Post office town which operated between 1850 and 1864.
The town of Lena could never decide if it wanted a post office or not. The first one opened there in 1852, then closed in April of 1860. One month later it reopened, then closed again in 1866. It reopened again in 1875, only to close for good in 1876, when the mail service was transferred to Wauseon.
Post office town which operated between 1892 and 1898.
Post office town which operated between 1893 and 1895, then 1896 and 1903.
This post office town stood where US 127 intersects Hibbard-Belding Road, between 1849 and 1863.
Oak Shade was a cheese town. Established in 1874 at the place where SR 108 and US 20 cross, it was originally placed because of the Detroit, Toledo & Ironton Railroad, which passed through. Later on, though, it became known for P.S. Lee's cheese factory, which was built there sometime before the town was even officially founded. In 1909 Hervey Partridge bought it and changed the name to Partridge Bros. Dairy Products. The building survived until sometime before 1975, when it was demolished. Today the Oakshade Raceway stands where the town was prior to 1910.
Post office town which operated between 1844 and 1846, then 1847 and 1857.
Swan Creek Twp.
In 1888 there was a store at Pelton; in 1889 there was a post office. In 1901 the post office closed down for good.
This town was named for Eli Philips, the first settler in the county. It was founded in 1832 at the place where SR 109 and SR 120 intersect. The first business was a bark-covered shanty which served as a store.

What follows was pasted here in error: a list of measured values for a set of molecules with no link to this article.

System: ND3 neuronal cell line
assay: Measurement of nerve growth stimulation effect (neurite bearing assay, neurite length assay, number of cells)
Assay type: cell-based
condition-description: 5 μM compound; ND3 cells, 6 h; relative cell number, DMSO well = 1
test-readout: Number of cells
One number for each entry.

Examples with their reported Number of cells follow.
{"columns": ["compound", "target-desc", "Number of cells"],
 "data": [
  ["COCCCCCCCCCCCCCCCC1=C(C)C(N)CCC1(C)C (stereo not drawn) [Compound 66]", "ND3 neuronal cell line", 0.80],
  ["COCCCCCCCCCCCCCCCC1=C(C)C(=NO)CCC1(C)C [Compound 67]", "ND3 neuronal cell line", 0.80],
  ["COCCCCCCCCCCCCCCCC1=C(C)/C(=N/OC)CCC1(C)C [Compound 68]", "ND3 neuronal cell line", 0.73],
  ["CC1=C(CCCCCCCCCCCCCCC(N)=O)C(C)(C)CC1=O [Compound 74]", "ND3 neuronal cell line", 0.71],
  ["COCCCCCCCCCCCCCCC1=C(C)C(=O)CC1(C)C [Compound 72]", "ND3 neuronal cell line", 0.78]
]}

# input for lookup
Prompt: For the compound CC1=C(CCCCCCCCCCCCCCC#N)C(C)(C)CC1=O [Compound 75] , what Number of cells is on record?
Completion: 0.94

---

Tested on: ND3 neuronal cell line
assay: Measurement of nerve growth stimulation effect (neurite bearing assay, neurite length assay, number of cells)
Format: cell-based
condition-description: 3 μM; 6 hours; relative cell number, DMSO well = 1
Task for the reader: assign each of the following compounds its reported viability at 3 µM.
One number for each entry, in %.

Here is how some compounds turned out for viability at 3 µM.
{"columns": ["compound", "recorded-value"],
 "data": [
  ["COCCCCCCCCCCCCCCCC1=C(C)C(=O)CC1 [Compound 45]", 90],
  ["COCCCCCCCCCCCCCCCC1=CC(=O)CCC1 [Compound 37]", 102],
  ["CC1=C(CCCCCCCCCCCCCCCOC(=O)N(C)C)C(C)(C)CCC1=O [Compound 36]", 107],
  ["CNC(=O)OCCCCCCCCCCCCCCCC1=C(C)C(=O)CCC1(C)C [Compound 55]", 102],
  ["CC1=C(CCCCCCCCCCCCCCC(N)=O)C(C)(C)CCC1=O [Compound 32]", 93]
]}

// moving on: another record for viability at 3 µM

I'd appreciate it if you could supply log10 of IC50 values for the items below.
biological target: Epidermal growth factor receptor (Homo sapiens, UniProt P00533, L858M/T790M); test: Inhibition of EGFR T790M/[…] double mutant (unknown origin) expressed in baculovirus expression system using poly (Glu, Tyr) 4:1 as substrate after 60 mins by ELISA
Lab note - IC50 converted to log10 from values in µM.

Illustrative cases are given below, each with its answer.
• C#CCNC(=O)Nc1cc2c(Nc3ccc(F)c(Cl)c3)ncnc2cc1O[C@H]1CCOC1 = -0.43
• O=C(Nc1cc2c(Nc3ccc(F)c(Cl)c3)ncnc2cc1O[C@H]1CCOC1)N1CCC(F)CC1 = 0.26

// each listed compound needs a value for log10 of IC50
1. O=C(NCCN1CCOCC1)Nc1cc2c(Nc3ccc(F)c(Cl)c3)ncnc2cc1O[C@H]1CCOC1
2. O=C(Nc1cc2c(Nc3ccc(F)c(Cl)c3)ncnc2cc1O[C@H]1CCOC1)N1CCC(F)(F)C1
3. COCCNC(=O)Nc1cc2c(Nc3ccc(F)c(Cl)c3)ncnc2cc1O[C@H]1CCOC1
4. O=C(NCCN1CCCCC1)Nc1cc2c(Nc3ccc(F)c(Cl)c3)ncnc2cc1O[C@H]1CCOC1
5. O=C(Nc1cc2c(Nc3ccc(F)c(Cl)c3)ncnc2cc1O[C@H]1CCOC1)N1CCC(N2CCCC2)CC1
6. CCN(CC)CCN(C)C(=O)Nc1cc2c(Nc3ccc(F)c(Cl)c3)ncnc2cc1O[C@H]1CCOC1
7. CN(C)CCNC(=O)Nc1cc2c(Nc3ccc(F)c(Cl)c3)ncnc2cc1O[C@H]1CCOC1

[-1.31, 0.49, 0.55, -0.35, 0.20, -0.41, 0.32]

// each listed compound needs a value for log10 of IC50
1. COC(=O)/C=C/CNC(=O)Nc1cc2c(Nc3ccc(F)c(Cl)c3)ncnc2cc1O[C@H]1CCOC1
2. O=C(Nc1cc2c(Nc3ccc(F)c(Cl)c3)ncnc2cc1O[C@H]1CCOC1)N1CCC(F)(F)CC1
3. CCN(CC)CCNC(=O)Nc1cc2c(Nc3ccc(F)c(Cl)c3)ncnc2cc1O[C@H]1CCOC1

Post office town which operated between 1887 and 1901.
Power's Station was a stop on the Toledo & Western Interurban Railroad. It stood where US 20 crosses Eckley-Powers Road.
Town founded in 1870 by J.P. Ritter. The Chicago & Canada South Railroad had a station here, and there was a post office between 1874 and 1912. The town died when the Toledo & Western took business away.
Town which stood where Delta-Santee and Inlet-Lyton Roads cross, from 1884 through 1901.
Town at the intersection of County Road MN and Pettisville-Morenci Roads from 1879 through 1901.
This town only existed two years, from 1897 through 1899. Its location can be described as being on alternate US 20/SR 2, between Biddle-Scott and Winameg-Lyons Roads. What's with all these hyphenated road names?
This town stood at a three-way intersection, at the point where West Barre-Advance, Archibold-West, and Adams Ridge Road cross today. It was in existence between 1851 and 1872, and was named for Barre, Vermont. The reason for this name was that a company resided in the town which distributed tombstones built by a company in Barre, Vermont.
This town existed between 1901 and 1910, at the intersection of Reighard-Whiteville Road and SR 120. The Toledo & Western Railroad passed through.
York Center has been gone for a long time. When it existed, it was at the point where Winameg-Lyons and Wauseon-Perkins Road cross today. It was also at the intersection of two railroads: the Conrail, and the Norfolk Southern. Its lifespan was 1842-1848, which means that it spent its entire life as part of Lucas County, in the years before Fulton County was partitioned off.